OTTAWA (Reuters) - Air Canada, the county’s No. 1 airline, said its planes flew less full last month even as smaller rival WestJet Airlines Ltd said its flights were more crowded.
Air Canada, said its load factor, the percentage of available seats filled with paying customers, slipped 0.6 percentage points to 77.5 percent from January, 2008, when the measure rose to a record for the month.
Traffic on Air Canada and its regional carrier Jazz, increased 4.1 per cent to 3.86 billion revenue passenger miles but that gain was more than offset by a 4.9 percent rise in capacity, or available seat miles, to 4.99 billion.
”This result is close to last year’s record load factor for the same month underscoring the on-going effectiveness of our disciplined approach to capacity management in a difficult economic environment,“ Calin Rovinescu, Air Canada’s chief executive, said in a statement. ”
WestJet, the country’s No. 2 airline, said on Wednesday its planes flew fuller in January, helped by increased vacation travel.
The carrier said its load factor rose to a record high of 78.8 percent from 76.8 percent in January 2009.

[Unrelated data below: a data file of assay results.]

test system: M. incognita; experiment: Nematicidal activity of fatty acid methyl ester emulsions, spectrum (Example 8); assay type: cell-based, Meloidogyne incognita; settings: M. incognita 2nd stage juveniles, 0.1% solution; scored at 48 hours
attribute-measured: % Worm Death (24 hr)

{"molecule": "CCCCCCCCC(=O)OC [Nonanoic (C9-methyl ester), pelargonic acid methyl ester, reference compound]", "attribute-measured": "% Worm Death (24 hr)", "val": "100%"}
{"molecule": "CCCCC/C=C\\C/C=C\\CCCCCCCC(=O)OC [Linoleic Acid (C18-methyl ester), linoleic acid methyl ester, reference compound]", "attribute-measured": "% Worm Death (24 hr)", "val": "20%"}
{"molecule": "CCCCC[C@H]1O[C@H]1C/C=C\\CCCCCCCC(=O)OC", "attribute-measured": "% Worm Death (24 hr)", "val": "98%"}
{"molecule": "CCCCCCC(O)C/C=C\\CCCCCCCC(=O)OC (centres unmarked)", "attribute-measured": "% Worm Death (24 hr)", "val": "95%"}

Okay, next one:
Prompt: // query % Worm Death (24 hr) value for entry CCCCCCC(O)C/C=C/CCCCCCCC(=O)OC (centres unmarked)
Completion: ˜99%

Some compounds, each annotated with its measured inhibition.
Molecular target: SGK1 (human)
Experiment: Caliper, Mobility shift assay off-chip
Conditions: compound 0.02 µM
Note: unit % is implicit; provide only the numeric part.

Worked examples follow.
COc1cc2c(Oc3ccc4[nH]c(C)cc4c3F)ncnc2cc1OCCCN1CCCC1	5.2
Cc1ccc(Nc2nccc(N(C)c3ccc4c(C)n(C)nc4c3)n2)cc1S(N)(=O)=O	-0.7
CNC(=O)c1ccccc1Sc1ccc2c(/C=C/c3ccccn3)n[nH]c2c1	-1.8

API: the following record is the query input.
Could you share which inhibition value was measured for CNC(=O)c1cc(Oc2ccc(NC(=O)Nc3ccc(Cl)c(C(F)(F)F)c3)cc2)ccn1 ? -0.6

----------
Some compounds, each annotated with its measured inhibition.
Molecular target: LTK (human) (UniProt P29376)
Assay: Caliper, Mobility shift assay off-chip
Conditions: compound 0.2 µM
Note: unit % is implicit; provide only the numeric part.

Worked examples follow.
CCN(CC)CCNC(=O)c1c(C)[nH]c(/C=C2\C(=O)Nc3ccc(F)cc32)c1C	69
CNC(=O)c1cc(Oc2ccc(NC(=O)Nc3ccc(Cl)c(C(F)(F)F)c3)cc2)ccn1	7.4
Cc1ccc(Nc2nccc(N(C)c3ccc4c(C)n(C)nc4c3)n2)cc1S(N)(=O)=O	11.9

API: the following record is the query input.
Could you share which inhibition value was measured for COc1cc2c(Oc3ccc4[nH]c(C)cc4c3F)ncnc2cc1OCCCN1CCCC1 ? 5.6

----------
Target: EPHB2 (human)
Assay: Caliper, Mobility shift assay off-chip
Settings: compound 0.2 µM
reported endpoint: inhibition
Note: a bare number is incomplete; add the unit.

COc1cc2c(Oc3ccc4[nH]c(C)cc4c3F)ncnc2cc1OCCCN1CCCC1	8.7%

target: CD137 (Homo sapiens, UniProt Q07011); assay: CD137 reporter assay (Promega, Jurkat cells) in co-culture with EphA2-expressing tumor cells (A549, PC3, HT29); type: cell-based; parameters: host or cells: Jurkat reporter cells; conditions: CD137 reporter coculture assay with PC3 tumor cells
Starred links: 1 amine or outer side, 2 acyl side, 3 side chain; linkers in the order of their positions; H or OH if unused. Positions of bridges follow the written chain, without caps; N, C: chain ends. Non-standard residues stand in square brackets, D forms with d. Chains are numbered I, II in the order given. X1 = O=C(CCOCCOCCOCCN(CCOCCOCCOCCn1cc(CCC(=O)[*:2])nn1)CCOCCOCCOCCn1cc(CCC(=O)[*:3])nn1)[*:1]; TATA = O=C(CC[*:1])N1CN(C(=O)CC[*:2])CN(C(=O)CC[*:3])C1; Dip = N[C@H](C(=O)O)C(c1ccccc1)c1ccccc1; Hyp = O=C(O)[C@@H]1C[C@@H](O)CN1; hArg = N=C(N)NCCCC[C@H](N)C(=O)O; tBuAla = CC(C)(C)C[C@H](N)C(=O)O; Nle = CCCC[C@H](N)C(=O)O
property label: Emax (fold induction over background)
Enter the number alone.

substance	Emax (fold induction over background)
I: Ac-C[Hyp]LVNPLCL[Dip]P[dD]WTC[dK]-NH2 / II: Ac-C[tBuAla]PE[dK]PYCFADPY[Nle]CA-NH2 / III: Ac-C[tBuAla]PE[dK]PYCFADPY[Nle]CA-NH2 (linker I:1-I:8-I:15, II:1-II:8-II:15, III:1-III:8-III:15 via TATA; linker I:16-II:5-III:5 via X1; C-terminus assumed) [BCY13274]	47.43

Traffic, or revenue passenger miles, increased 9.7 percent year-over-year, while capacity, or available seat miles, rose by 6.9 percent.
“As we continue to endure the challenges of an uncertain economy, we are happy to be starting 2010 on the right foot,” said WestJet Chief Executive Sean Durfy.
“These great traffic results help illustrate the success of our seasonal deployment strategy and the continuing strength of WestJet Vacations and the WestJet brand.”
The company said it launched new services in January to several “sun destinations” in the United States and Mexico.
The Calgary, Alberta-based airline has said that transition problems with its Sabre reservation system would hurt fourth-quarter results, which are expected February 17. It has forecast a decline in revenue per seat mile of 11 percent to 13 percent from the year-before quarter.
WestJet shares rose 5 Canadian cents to C$13.30 on the Toronto Stock Exchange on Wednesday while Air Canada class B shares fell 3 Canadian cents to C$1.31.
Reporting by Susan Taylor, additional reporting by Scott Haggett in Calgary; editing by Rob Wilson